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Chinese Embroidery

The art of embroidery was widespread throughout China in the Han Dynasty (BC 206 – AD 220). Four distinctive styles, or schools, of embroidery emerged at that time, though each would reach their pinnacle after the blossoming of the Silk Road trade created a demand for Chinese goods.

The earliest examples of Chinese embroidery stem from the Zhou Dynasty (1027 – 221 BC). It is unclear whether this was the origin of embroidery because Egypt and Northern Europe also have early examples. Ancient Chinese embroidery was crafted using silk, because spinning from silkworms had already been mastered. Curiously, Chinese embroidery was originally the domain of males; it was only later that Chinese men realized that women were better at it.

The four schools of Chinese embroidery are now designated by the government as a Chinese Intangible Cultural Heritage. They are: Shu embroidery, Xiang embroidery, Su embroidery, and Yue embroidery. Miao Embroidery is a separate style of embroidery from a minority group.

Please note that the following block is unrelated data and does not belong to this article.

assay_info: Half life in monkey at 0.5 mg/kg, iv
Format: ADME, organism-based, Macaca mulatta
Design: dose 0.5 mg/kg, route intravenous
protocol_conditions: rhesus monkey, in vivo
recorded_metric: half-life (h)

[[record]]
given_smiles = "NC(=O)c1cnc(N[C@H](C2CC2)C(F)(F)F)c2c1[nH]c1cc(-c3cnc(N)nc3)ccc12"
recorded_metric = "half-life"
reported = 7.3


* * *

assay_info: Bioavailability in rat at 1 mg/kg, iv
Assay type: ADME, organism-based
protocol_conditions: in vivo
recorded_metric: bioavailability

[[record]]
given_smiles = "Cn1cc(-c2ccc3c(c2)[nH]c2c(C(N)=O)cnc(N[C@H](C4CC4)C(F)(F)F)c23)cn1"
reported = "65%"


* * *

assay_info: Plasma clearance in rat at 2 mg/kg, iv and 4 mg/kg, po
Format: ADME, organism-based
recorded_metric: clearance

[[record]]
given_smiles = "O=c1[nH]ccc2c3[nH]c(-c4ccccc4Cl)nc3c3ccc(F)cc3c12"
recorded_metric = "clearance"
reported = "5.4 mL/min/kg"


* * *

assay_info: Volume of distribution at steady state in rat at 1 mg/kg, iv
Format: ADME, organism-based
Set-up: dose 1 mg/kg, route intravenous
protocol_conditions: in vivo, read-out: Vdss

The Shu School of Chinese Embroidery

Shu embroidery has particularly been associated with the city of Chengdu, capital Sichuan Province. Both "Shu" and "Chuan" are abbreviations used for Sichuan, so Shu embroidery has also been called Chuan embroidery. The most salient features of Shu embroidery are:

Shu EmbroideryLovely pandas feature with Shu embroidery.
  • It is tightly stitched — necessary for intricate work (think high-pixel versus low-pixel resolution).
  • It excels in the art of mixing threads in a gradually increasing fashion to effortlessly transition from one solid color to another.
  • It the natural world. The panda is a current popular motif as Chengdu is the home for the panda.
  • It is typically done on soft, satin fabric and makes use of brightly coloured threads.
  • It follows strict, tradition-bound principles, that are divided into 12 primary weaving categories which result in 122 subcategories.
  • Its products include quilt covers, pillow cases, table cloths, chair cushions, scarves and handkerchiefs.

Shu embroidery can be found in the shops of Chengdu that specialize in such items, such as in the Hongqi Shopping Store chain, with prices as low as 300 Yuan (about $44 USD). Shu embroidery can also be found at the Shu Brocade Academy in Chengdu. For Shu embroidery stores see Chengdu Shopping.